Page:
History of 2nd Kentucky Mounted Artillery
The 2nd Kentucky Mounted Artillery was actually part of the Second Kentucky Cavalry regiment was formed from the remnants of John Hunt Morgan’s cavalry squadron, "The Lexington Rifles" soon after the battle of Shiloh, in early 1862. This cavalry unit was noted for being as good fighting dismounted as they were on horseback. The Second Kentucky was most noted for its skill at house-to-house fighting, discipline under fire, and maintaining rearguard actions. John Hunt Morgan would always affectionately regard them as his "Regulars" and the mountain howitzers they used as his "Bullpups."
Throughout 1862-63, Morgan’s cavalry conducted a series of bold, and sometimes reckless raids through Tennessee and Kentucky. Unnerving Northerners, he launched a final, daring raid across Indiana and Ohio. Morgan moved rapidly on these famous rides, cutting general supply lines, tearing up railroads and bridges, destroying large quantities of enemy supplies, and rounding up thousands of Federal prisoners. They monitored pursuing enemy forces by tapping into telegraph lines, avoiding unnecessary combat, and dispersing to elude capture.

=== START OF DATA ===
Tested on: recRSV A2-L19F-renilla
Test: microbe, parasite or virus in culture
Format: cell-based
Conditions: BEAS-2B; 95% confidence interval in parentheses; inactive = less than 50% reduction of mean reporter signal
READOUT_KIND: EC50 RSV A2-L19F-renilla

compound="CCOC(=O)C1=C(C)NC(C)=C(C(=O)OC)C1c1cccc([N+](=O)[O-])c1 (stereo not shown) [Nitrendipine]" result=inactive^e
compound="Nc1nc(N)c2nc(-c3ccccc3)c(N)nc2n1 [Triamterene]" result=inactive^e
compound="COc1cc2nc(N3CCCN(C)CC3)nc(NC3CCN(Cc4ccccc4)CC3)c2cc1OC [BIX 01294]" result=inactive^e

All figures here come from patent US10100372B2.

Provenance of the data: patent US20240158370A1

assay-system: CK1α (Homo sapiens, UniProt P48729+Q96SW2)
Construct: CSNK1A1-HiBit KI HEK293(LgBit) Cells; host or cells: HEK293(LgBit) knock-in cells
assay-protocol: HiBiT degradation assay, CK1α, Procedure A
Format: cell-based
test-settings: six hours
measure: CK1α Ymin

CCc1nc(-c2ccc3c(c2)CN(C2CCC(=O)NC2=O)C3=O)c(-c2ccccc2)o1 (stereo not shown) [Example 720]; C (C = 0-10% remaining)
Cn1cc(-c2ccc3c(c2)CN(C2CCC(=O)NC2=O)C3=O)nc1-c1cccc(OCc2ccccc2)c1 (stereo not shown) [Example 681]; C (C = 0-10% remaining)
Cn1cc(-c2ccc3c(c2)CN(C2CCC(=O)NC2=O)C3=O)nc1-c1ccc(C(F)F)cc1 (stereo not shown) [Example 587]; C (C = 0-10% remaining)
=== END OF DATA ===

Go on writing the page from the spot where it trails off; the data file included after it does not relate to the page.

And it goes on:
It was the Second Kentucky, attached to General Nathan Bedford Forrest, that fired the opening and closing shots of the battle of Chickamauga. The Second Kentucky (re-designated as the Second Kentucky Special Cavalry Battalion) elected to join President Jefferson Davis, thus making up the bulk of Davis’, (along with the Confederate Treasury’s gold) mounted escort. As Federal forces were closing in, Davis dismissed his escort and continued on with a small bodyguard detachment. Upon Davis’ capture, it was discovered that 11 of the 12 troopers in his bodyguard were of the Second Kentucky.
History of the Modern 2nd Kentucky
Originally formed by Captain Ralph Marcum, the battery is the oldest of the BMA's batteries and along with their colleagues in the Wildcat Mountain Battery are a staple at most Eastern Kentucky reenactments. These folks are some of the most hospitable people around.